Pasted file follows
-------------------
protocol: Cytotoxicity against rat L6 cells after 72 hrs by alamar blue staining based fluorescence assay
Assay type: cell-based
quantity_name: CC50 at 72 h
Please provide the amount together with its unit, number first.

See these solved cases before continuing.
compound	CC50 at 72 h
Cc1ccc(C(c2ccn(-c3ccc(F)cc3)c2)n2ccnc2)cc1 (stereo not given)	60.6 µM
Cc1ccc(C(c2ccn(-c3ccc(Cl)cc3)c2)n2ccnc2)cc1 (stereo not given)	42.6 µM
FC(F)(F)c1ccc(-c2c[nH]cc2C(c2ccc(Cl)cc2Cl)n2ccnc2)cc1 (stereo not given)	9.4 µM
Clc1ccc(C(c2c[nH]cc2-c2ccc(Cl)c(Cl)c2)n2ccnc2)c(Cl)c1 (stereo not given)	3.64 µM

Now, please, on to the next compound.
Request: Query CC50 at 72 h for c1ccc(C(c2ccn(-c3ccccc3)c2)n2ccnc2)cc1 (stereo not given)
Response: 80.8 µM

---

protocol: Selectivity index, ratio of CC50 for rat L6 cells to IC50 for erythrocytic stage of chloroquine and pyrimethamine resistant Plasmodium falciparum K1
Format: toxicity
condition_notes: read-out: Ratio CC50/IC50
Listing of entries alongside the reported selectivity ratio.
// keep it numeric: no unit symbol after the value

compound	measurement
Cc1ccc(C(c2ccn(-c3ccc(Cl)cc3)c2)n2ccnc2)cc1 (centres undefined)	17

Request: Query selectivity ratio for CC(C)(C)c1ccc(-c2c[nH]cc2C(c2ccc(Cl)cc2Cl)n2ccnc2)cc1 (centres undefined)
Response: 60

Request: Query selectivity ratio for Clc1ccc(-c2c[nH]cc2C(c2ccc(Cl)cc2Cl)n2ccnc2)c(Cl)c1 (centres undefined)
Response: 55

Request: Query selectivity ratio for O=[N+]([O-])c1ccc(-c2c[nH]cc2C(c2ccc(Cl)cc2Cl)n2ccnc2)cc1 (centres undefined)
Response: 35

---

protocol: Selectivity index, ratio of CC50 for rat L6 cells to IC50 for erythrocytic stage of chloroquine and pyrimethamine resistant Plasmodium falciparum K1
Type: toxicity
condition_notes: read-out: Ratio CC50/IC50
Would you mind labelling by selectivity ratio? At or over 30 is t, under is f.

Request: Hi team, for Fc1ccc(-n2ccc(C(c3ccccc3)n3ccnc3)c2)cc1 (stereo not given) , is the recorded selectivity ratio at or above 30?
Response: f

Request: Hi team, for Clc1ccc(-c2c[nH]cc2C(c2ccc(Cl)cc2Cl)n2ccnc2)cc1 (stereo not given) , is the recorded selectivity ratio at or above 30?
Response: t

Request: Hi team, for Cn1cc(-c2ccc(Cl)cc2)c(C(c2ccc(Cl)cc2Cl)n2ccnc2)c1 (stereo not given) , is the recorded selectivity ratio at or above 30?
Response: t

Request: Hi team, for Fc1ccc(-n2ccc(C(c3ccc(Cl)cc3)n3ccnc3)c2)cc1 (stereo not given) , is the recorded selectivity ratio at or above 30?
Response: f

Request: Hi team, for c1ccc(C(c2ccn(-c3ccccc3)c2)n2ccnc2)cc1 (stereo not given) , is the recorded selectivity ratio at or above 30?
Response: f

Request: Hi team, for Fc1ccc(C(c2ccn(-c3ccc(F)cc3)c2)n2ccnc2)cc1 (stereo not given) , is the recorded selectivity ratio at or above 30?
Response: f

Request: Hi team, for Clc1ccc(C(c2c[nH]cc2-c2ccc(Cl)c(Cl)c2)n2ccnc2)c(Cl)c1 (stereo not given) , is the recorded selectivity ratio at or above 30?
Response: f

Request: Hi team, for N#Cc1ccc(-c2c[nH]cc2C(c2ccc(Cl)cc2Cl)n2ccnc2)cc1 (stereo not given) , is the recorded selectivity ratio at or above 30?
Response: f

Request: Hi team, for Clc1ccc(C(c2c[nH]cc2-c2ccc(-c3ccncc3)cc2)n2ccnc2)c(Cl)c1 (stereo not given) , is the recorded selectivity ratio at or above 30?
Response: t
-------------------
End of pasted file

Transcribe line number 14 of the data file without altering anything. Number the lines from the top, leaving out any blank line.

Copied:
---